In Canada, nature is adorned with dazzling colors. Our favorites to take advantage of a chromatic palette unique in the world.
No, Indian summer is not for September in Canada. Moreover, let’s remember, this meteorological phenomenon is quite distinct from the so-called “color” season, to qualify the chromatic explosion of the forests. This is a period of warm weather that only occurs after a first fall frost. To speak of an Indian summer, you therefore need a period of frost followed by a period of exceptionally high temperatures that are much higher than normal. It sometimes occurs in October, November. Or just doesn’t happen.
So considering traveling to Canada in late summer and fall is another equally grand promise. The trees adorned with fiery colors are at the intangible rendezvous of the seasons. The color season in eastern Canada, where we are taking you, takes place roughly between mid-September and mid-October. It generally only lasts three weeks depending on the region. The hardwoods put on their autumn finery, most adopting elegant yellowish hues while the leaves of the maple turn purple. Here are our five activities to do.
Hiking in the national parks of the Charlevoix region, in Quebec
They are beautiful all year round. But in the fall, they take on the sublime airs of impressionist paintings. Hiking is in the spotlight in the Hautes-Gorges-de-la-Rivière-Malbaie National Park (Quebec) notably on the spectacular Acropole des Draveurs trail. Allow 4 to 6 hours to cover its 11.2 kilometres, without stops. As popular as it is steep, it is considered one of the most difficult in the province. Others will prefer to descend the Malbaie River by canoe or kayak.
With its landscapes which, at times, recall the taiga, the Grands-Jardins national park offers superb orange and red views through the milky white-grey of the lichen. The popular Mont-du-Lac-des-Cygnes trail offers an easy walk to the summit (980 m above sea level) which offers an exceptional view with, on the menu, the Gouffre valley, the Charlevoix crater, the peaks of the park and the St. Lawrence River.
Daily access for each park: $9.25 per person. Count from $18.25 to $20.75/h for the rental of nautical equipment. Check the schedules of Parc des Grands-Jardins and Parc des Hautes-Gorges-de-la-Rivière-Malbaie, which change slightly in the fall.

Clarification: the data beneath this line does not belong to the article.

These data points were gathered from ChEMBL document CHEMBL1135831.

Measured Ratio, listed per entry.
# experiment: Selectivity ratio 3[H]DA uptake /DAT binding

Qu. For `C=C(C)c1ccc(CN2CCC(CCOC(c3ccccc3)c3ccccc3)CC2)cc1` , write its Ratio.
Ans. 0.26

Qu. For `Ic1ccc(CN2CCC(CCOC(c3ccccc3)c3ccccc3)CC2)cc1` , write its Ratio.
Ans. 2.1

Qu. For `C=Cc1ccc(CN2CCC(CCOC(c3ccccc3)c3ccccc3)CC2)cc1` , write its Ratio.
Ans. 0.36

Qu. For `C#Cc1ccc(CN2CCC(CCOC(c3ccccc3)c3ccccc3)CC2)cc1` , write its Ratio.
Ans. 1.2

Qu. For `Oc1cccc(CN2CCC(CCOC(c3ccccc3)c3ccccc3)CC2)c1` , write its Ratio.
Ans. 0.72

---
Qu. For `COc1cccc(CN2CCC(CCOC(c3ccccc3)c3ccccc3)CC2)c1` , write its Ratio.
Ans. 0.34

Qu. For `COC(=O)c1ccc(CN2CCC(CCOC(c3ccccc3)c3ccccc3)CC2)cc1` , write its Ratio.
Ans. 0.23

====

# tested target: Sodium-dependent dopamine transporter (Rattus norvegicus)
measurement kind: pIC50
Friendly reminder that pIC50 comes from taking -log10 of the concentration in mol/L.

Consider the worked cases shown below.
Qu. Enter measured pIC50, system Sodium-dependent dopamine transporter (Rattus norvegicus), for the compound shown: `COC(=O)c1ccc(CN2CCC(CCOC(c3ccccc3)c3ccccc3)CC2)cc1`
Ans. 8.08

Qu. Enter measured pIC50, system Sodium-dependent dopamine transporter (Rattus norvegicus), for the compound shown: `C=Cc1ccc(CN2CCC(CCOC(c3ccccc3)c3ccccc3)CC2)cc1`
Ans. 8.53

Road trip on the Cabot Trail, Nova Scotia
This famous scenic route on theCape Breton Island in Nova Scotia is one of the best in North America. In the fall, the Cabot Trail is simply breathtaking. The 300 kilometer loop occasionally skirts the cliff-side coastline and winds through the hills and valleys of the splendid Cape Breton Highlands National Park. A memorable road trip that we punctuate with stops at lookouts to enjoy the breathtaking views. For the more athletic, superb hiking trails criss-cross the area.
In general, the most colorful period is concentrated between the beginning and the middle of October. Information: www.cbisland.com
Stroll through the scarlet bogs of Miscou Island, New Brunswick
Certainly there are some Appalachian mountains in the northwest of the province where the offer of hiking trails abounds to admire the colors and the sunsets from the summits. But New Brunswick and its peaceful terrain will satisfy those who are repelled by the elevations. For a most original spectacle, rather than the forests it is the peat bogs of themiscou island on the Acadian coast which are all indicated. From the end of September – beginning of October, they take on a superb scarlet red coat. The contrasting landscape with the blue of the sea, the beautiful beaches and the golden marsh grass is simply unique. The Peat Bog Trail footbridge offers a beautiful walk among the flowers of huckleberry, kalmia and other typical plants.
More info: tourismnewbrunswick.ca
Picking and fall harvests, in Quebec
Beyond hiking, it is the flagship activity in the fall in Quebec! People gather in the orchards to pick apples or simply have a picnic. Enthusiasm also, in the Belle Province, for the honey houses, courgeries and vineyards which have been popular since the long episode of the Covid. Practiced almost everywhere in Quebec, harvesting is mainly concentrated in the regions of the Lower Laurentiansparticularly in Oka, in Monteregie or in the Eastern Townships.
This site lists the orchards of Quebec by region.
Vast sports playground, the Laurentians
The Laurentians are full of places to practice more or less sporting activities in colorful landscapes. Starting with the popular Mont Tremblant National Parka paradise for hikers, which also offers interesting Via Ferrata on a rock face overlooking the devil’s river. Trails also abound for practicing two-wheelers in all their forms in flamboyant hardwood trails, especially those of theOka Abbey which offers a variety of trails for all levels.
Via Ferrata at Mont-Tremblant National Park: $62.50. Mountain biking in the heart of the Abbaye d’Oka.
- Be careful, the season is very short! There are two or three weekends, no more, to enjoy the colorful shows.
- Remember to bring enough warm clothes and suitable shoes.